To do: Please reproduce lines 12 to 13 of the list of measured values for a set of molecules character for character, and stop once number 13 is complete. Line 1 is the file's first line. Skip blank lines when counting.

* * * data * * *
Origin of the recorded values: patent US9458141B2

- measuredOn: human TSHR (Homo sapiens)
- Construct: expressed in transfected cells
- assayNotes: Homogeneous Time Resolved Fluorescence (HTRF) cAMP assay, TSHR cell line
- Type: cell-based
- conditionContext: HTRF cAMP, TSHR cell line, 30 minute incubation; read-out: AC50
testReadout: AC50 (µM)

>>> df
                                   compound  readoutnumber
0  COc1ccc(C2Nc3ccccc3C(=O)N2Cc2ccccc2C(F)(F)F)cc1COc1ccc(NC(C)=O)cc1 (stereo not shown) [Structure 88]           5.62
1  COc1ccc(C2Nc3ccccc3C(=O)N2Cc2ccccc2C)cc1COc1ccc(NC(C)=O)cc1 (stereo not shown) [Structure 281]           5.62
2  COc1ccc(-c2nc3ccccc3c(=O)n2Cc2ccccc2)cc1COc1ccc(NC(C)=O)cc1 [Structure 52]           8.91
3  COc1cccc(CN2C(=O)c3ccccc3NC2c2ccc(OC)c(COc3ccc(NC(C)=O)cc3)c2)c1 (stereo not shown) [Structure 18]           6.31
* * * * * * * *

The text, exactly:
2  COc1ccc(-c2nc3ccccc3c(=O)n2Cc2ccccc2)cc1COc1ccc(NC(C)=O)cc1 [Structure 52]           8.91
3  COc1cccc(CN2C(=O)c3ccccc3NC2c2ccc(OC)c(COc3ccc(NC(C)=O)cc3)c2)c1 (stereo not shown) [Structure 18]           6.31